Ship-to-shore wireless was a rapidly growing business, and in 1929 RCA purchased the old G Ranch on the Point Reyes peninsula for an all-new facility that would transmit across the North Pacific. Around 1930, the Art Deco-style receiving station building was constructed on what was now known as RCA Ranch, and the Monterey cypress trees that would eventually become the “tree tunnel” were planted, both indicating the prestige that RCA placed in this profitable operation.

KPH operations room in 1979

KPH radio room in 1979 (from Point Reyes National Seashore Museum archives)

Radio station KPH played a critical role through World War II and in later years, relaying wireless messages across the ocean. On one frequency, it would continually broadcast the call signs of all the other stations for which it had messages, along with instructions on how to receive or send a message using other frequencies–all in Morse code. But by late in the 20th century, new developments in communications, along with navigational systems like LORAN and GPS, eliminated the need for Morse code operators and ocean-front wireless stations. In 1991, KPH sent its last transmission, and the doors to the building were locked for good, leaving all of the equipment, supplies and paper exactly as they were at that time.

The historic building and everything inside was slated for demolition. But in 1999, the National Park Service acquired the property from RCA, and the next year created a partnership with the Maritime Radio Historical Society to protect and maintain the equipment, some of which dates back to pre-World War II. In October 2016, after years of restoration work, historic radio station KPH returned to the air. Today, MRHS volunteers open the historic station to the public on weekends from noon to 5 pm, operating the antique machines and communicating with radio stations around the world.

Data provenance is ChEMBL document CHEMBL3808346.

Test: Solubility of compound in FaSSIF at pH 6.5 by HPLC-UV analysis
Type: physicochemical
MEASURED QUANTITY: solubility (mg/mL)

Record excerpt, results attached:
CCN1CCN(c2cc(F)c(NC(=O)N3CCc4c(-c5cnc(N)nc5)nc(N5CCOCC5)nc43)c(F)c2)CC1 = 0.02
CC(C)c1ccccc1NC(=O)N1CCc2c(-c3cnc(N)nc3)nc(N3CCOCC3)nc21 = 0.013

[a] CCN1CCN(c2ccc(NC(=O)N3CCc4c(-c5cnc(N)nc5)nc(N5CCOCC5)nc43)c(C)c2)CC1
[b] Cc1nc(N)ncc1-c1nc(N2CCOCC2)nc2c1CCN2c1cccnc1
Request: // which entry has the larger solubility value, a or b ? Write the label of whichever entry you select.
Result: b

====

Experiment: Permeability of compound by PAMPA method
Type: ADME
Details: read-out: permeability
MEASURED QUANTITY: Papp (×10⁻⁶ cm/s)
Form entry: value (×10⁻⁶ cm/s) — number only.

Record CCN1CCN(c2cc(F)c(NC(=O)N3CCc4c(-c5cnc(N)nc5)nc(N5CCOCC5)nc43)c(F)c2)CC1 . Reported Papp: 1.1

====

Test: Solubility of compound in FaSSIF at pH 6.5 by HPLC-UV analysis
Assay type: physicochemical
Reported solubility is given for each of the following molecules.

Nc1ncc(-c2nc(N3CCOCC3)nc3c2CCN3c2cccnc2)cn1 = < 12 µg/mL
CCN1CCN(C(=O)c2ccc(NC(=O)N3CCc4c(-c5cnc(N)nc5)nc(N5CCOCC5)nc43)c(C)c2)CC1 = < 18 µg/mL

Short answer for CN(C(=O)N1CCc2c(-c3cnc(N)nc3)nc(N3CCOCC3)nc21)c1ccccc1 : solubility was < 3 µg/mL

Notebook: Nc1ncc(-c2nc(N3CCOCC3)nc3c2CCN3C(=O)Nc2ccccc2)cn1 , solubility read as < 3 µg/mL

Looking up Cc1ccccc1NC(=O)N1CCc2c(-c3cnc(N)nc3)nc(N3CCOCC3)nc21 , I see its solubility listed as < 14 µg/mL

Radio operator position at KPH

One of the radio operator positions at KPH. The laptop computer is, of course, not original equipment!

Not knowing about any of this, we were fortunate to stumble upon the KPH building on a Saturday, when it was open. Inside the door, we were greeted by one of the MRHS volunteers as we walked among racks of vintage communications gear (including rotary-dial phones and 1980s-era computers) and read yellowed message slips and printouts that had been left behind when the station closed in 1991.

second radio operator position

Another radio operator position at KPH, which was in use during our visit

The clatter of an ancient teletype machine combined with Morse code transmissions on the station’s speakers to make a beautiful music. At a telegraph keyset, I tapped out a short sequence of Morse code (— · — · — — · —, which forms the letters “CQ”, an invitation for general conversation used by ham radio operators) that my dad had taught me when I was a teen, and I thought about how much he would have loved this historic site.

 

With our brief stop at the tree tunnel having turned into a much longer visit, we finally resumed our journey to the lighthouse–only to find out that because it was a weekend and parking near the lighthouse is limited, the road leading to it would be closed until nearly sunset. We chose not to wait, as we didn’t want to be driving the narrow and curvy Pacific Coast Highway back to our campsite in the dark. Although we were disappointed, for me the unexpected treat of seeing the nearly forgotten sliver of technology history that is station KPH more than made up for it.